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Facing Circumcision  Eight Physicians Tell Their Stories
     Restoration in Focus  
Instructional Video for Foreskin Restoration
     They Cut Babies, Don't They?  
One Man's Struggle Against Circumcision
     Whose Body, Whose Rights?   Award-winning documentary seen on PBS!

Circumcision Exposed
Rethinking a Medical and
Cultural Tradition

The P.U.D.  new low pricing!
and The VacuTrac at special pricing!
plus the Foreballs device


Not a "Snip," But 15 Square Inches

Graphic images ©1995 Dillonwood Productions (excerpted from video Whose Body, Whose Rights?)

NOTE: Links with a right-facing blue arrow will take you off this site.

Intact Penis.jpg (6 KB

Many people often deny the impact of infant circumcision by calling it "a little snip." Cutting away any body part from a newborn human, however, is a little snip.

What people fail to realize is that, by adulthood, the prepuce (foreskin) becomes a large area of skin. Research published in 1996 by Blue_ArrowD096.gif (140 bytes)Dr. John Taylor has shown the prepuce to be densely nerve-laden and highly erogenous.

The illustration at the left depicts an intact (non-circumcised) adult penis. The tip of the glans (penile head) is visible through the foreskin opening. Most of the glans, however, is under the protective (but retractable) cover of the foreskin.

By calculating the amount of penile skin removed during adult circumcision, we can better understand the potential erogenous tissue lost during infant circumcision.


This ventral view (underside) of the penis illustrates the foreskin being cut away from the penis.

Cut 1.jpg (7 KB)  Cut 2.jpg (9 KB)  Cut 3.jpg (11 KB)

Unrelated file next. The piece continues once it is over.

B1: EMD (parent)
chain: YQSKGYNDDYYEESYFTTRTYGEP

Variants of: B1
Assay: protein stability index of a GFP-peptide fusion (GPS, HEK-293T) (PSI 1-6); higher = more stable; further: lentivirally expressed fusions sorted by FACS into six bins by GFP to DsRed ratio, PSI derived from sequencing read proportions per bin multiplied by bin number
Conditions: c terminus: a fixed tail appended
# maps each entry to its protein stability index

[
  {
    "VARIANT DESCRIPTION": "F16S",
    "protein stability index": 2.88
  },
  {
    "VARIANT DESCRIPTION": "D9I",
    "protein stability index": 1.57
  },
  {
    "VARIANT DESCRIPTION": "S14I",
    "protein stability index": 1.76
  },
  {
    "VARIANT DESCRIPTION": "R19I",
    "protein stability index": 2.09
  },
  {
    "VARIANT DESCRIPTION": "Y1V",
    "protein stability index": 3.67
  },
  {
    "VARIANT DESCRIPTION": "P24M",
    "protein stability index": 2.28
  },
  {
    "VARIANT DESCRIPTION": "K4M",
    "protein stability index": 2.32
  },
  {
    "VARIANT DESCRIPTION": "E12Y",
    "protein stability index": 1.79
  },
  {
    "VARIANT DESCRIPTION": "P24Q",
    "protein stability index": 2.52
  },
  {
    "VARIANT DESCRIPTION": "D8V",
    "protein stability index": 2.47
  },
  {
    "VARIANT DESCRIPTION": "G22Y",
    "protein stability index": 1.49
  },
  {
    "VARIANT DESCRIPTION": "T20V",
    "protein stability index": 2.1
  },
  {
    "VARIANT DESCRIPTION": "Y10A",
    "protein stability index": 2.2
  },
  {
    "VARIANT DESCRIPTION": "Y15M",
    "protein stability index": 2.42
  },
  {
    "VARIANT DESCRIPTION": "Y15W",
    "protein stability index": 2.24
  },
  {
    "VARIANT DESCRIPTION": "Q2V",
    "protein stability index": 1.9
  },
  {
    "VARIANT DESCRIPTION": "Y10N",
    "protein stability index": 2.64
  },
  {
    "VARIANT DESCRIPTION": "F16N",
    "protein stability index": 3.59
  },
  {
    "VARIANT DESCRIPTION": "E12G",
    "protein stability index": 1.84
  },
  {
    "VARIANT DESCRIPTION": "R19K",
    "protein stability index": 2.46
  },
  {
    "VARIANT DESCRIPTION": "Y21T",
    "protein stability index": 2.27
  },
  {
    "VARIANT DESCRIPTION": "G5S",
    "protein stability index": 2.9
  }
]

Above: In the average adult male, the length of foreskin from its base (marked by this circular line) to its tip
is about 1½ inches (4cm), while the circumference (distance around) is about 5 inches (13cm).


Below: The fold of foreskin consists of two layers: an outer layer of epidermal tissue (like that of the rest of the body) and an inner layer of mucosal tissue (as in the vagina, mouth or inner eyelid). Each layer is about 1½ inches (4cm) in length. If laid flat (right), the average adult foreskin would measure approximately 3 inches by 5 inches (8cm x 13cm); or about 15 square inches (104cm²). Research published in 1998 by Blue_ArrowD096.gif (140 bytes)Werker, et al confirmed that the surface areas of two adult foreskins were 60cm² and 90cm² respectively (10 square inches and 14 square inches).

Foreskin Folded.jpg (6 KB)

Foreskin Open.jpg (8 KB)

Above: Dr. Taylor's research indicates that after being
circumcised in infancy, the average circumcised man
has lost 51% or more of his penile skin.


Circumcision also destroys nerves and nerve endings that send pleasurable sensations to the brain during sexual activity.

Neuroanatomist Dr. Ashley Montagu states that an area of "normal" skin the size of a quarter (U.S. 25-cent piece) contains more than 12 feet (3.66m) of nerves and over 50 nerve endings.* The illustration at right shows that at least 15 U.S. quarters can fit upon the area of tissue represented by an average adult foreskin. Infant circumcision likely deprives the adult male of about 240 feet (73.2m) of nerves and over 1,000 nerve endings. Since Dr. Taylor's research suggests that the foreskin is more densely nerve-laden than "normal" skin, a circumcised man likely loses many times more than 1,000 nerve endings.

* Montagu A., Matson F. The Human Connection. NY: McGraw Hill 1979

15 U.S. Quarters.jpg (25 KB)

Above: An average adult foreskin comprises an area of tissue large enough to comfortably lay 15 U.S. quarters.

The N.O.R.M. site has a Blue_ArrowD096.gif (140 bytes)useful educational aide that you can create to help others to understand this concept.

More Pages Related to Male & Female Circumcision

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Last updated: 28 February, 2012
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